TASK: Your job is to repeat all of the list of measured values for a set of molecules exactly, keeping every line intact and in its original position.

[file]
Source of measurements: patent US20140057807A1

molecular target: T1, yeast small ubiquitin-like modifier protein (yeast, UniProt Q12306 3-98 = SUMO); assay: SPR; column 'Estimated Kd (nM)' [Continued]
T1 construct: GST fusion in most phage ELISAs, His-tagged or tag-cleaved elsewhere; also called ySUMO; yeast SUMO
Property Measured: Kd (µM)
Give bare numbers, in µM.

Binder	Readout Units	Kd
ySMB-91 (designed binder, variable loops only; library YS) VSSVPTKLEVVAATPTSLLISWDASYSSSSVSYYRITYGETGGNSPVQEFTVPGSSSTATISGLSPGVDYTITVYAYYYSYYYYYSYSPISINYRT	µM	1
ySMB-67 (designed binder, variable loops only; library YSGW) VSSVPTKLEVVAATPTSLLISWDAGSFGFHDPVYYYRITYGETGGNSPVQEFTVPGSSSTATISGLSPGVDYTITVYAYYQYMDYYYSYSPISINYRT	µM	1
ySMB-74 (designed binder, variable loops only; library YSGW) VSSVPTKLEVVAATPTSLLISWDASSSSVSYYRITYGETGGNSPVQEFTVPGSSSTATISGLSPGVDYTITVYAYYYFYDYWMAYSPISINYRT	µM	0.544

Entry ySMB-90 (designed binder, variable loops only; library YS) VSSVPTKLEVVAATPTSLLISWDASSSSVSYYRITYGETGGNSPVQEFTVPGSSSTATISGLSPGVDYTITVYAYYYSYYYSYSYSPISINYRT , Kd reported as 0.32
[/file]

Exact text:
Source of measurements: patent US20140057807A1

molecular target: T1, yeast small ubiquitin-like modifier protein (yeast, UniProt Q12306 3-98 = SUMO); assay: SPR; column 'Estimated Kd (nM)' [Continued]
T1 construct: GST fusion in most phage ELISAs, His-tagged or tag-cleaved elsewhere; also called ySUMO; yeast SUMO
Property Measured: Kd (µM)
Give bare numbers, in µM.

Binder	Readout Units	Kd
ySMB-91 (designed binder, variable loops only; library YS) VSSVPTKLEVVAATPTSLLISWDASYSSSSVSYYRITYGETGGNSPVQEFTVPGSSSTATISGLSPGVDYTITVYAYYYSYYYYYSYSPISINYRT	µM	1
ySMB-67 (designed binder, variable loops only; library YSGW) VSSVPTKLEVVAATPTSLLISWDAGSFGFHDPVYYYRITYGETGGNSPVQEFTVPGSSSTATISGLSPGVDYTITVYAYYQYMDYYYSYSPISINYRT	µM	1
ySMB-74 (designed binder, variable loops only; library YSGW) VSSVPTKLEVVAATPTSLLISWDASSSSVSYYRITYGETGGNSPVQEFTVPGSSSTATISGLSPGVDYTITVYAYYYFYDYWMAYSPISINYRT	µM	0.544

Entry ySMB-90 (designed binder, variable loops only; library YS) VSSVPTKLEVVAATPTSLLISWDASSSSVSYYRITYGETGGNSPVQEFTVPGSSSTATISGLSPGVDYTITVYAYYYSYYYSYSYSPISINYRT , Kd reported as 0.32